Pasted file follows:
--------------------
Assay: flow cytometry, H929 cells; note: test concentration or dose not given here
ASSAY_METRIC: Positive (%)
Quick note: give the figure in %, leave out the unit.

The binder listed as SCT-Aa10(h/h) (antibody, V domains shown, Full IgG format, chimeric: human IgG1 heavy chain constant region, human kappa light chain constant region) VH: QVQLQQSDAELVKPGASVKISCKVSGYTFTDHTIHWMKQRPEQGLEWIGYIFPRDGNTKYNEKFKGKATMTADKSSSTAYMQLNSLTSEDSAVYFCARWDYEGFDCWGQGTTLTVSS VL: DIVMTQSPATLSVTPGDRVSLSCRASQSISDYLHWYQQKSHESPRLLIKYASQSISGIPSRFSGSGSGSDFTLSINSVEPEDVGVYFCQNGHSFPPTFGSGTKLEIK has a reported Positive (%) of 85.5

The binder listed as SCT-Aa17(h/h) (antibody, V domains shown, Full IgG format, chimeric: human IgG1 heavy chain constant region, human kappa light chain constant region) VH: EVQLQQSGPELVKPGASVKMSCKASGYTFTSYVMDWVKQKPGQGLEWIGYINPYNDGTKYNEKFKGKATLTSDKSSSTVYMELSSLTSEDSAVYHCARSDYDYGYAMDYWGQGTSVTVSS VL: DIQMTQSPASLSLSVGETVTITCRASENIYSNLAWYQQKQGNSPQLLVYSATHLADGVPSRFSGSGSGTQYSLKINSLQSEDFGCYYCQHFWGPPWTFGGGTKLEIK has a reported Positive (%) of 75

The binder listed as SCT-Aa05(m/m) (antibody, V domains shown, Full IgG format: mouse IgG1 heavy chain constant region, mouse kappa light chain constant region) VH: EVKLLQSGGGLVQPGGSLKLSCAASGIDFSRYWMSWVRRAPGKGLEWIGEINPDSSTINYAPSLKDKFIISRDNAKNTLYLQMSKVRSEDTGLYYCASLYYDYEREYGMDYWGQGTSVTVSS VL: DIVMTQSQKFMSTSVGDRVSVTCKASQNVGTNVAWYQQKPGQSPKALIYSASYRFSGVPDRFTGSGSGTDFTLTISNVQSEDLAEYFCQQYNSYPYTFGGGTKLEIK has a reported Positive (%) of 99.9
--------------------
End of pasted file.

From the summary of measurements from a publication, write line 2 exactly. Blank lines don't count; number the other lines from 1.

ASSAY_METRIC: Positive (%)